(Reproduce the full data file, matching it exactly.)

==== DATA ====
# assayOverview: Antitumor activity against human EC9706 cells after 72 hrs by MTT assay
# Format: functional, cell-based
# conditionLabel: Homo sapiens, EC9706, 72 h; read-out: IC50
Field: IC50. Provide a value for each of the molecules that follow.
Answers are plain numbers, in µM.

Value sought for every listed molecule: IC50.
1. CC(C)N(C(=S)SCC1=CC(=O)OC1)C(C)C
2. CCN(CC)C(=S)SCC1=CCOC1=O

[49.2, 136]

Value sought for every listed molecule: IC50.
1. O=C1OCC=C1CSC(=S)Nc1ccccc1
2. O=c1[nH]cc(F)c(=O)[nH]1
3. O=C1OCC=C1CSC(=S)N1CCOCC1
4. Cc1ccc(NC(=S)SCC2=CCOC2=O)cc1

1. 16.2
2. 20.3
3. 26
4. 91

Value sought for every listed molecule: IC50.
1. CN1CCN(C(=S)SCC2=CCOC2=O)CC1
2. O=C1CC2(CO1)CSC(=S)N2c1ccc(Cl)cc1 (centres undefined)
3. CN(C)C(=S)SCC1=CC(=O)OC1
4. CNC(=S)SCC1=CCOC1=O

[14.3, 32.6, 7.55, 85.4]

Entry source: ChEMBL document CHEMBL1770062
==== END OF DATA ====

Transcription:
# assayOverview: Antitumor activity against human EC9706 cells after 72 hrs by MTT assay
# Format: functional, cell-based
# conditionLabel: Homo sapiens, EC9706, 72 h; read-out: IC50
Field: IC50. Provide a value for each of the molecules that follow.
Answers are plain numbers, in µM.

Value sought for every listed molecule: IC50.
1. CC(C)N(C(=S)SCC1=CC(=O)OC1)C(C)C
2. CCN(CC)C(=S)SCC1=CCOC1=O

[49.2, 136]

Value sought for every listed molecule: IC50.
1. O=C1OCC=C1CSC(=S)Nc1ccccc1
2. O=c1[nH]cc(F)c(=O)[nH]1
3. O=C1OCC=C1CSC(=S)N1CCOCC1
4. Cc1ccc(NC(=S)SCC2=CCOC2=O)cc1

1. 16.2
2. 20.3
3. 26
4. 91

Value sought for every listed molecule: IC50.
1. CN1CCN(C(=S)SCC2=CCOC2=O)CC1
2. O=C1CC2(CO1)CSC(=S)N2c1ccc(Cl)cc1 (centres undefined)
3. CN(C)C(=S)SCC1=CC(=O)OC1
4. CNC(=S)SCC1=CCOC1=O

[14.3, 32.6, 7.55, 85.4]

Entry source: ChEMBL document CHEMBL1770062